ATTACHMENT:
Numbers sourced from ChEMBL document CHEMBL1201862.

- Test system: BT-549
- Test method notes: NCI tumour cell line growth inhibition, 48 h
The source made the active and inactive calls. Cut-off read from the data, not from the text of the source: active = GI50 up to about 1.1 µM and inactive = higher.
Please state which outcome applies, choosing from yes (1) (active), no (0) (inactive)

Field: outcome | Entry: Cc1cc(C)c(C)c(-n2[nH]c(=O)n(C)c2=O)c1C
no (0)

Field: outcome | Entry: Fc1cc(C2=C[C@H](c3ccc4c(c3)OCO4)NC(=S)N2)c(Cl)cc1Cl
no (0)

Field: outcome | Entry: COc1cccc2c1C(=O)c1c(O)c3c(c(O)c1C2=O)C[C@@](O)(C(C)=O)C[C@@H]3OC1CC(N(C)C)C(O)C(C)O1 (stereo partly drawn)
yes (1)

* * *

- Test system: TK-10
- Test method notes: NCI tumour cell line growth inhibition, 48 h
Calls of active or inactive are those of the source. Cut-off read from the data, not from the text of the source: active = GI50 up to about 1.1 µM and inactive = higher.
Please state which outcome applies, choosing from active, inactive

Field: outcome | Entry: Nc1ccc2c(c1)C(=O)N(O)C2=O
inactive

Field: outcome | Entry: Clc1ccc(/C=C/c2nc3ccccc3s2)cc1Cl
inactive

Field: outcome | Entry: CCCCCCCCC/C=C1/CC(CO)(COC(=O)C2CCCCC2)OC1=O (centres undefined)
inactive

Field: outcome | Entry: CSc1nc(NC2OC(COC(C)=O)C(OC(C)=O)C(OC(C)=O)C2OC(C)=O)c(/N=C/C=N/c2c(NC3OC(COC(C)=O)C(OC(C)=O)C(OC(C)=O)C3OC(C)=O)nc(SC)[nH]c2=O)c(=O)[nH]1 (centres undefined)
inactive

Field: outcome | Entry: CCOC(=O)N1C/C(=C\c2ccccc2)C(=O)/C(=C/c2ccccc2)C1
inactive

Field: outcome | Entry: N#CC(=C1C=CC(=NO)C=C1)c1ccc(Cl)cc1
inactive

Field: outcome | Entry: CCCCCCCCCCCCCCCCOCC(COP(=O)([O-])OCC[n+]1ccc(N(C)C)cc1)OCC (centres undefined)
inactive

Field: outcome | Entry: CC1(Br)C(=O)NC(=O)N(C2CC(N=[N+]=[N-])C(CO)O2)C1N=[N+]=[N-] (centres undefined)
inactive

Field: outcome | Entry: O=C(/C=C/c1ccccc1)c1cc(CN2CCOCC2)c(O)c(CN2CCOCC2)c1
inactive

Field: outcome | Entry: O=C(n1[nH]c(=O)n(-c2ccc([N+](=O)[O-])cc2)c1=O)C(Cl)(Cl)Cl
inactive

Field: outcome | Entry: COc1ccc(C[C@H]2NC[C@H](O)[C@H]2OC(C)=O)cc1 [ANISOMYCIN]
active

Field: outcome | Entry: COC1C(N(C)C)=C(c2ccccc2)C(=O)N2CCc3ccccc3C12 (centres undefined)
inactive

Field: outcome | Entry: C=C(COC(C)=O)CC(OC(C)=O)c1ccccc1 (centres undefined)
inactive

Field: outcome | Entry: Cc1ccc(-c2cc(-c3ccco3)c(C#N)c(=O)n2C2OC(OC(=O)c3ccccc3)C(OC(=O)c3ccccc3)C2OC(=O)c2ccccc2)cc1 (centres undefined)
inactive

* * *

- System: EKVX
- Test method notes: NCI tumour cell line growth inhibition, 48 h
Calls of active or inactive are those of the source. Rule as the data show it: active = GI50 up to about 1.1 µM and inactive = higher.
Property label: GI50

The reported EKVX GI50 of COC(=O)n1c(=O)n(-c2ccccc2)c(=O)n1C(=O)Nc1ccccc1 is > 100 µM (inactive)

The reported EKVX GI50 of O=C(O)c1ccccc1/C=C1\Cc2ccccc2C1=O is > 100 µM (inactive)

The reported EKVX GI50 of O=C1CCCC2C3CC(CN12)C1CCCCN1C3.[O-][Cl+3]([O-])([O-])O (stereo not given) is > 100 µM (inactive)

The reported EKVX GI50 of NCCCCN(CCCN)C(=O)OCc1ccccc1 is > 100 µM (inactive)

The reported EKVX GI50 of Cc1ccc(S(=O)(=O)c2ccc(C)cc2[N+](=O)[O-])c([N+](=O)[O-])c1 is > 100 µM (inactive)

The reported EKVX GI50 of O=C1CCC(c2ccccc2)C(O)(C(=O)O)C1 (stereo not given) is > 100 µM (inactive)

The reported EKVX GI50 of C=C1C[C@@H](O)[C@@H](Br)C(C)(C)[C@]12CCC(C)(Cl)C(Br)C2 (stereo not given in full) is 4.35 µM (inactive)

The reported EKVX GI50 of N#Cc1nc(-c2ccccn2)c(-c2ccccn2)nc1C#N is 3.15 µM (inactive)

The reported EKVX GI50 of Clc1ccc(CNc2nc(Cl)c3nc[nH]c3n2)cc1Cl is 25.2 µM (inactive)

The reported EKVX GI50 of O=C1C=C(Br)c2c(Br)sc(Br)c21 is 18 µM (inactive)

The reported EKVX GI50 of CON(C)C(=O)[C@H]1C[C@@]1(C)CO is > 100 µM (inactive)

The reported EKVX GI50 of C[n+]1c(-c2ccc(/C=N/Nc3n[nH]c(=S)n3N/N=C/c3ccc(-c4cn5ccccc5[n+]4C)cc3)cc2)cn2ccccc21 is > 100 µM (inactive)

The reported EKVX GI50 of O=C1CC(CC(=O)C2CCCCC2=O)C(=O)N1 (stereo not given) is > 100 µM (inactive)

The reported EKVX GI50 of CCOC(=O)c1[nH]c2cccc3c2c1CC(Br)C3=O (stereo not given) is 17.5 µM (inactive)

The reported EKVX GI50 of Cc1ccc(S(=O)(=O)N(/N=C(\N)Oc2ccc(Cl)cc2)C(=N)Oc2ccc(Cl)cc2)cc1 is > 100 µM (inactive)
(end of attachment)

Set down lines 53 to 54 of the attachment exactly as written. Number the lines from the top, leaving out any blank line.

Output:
The reported EKVX GI50 of NCCCCN(CCCN)C(=O)OCc1ccccc1 is > 100 µM (inactive)

The reported EKVX GI50 of Cc1ccc(S(=O)(=O)c2ccc(C)cc2[N+](=O)[O-])c([N+](=O)[O-])c1 is > 100 µM (inactive)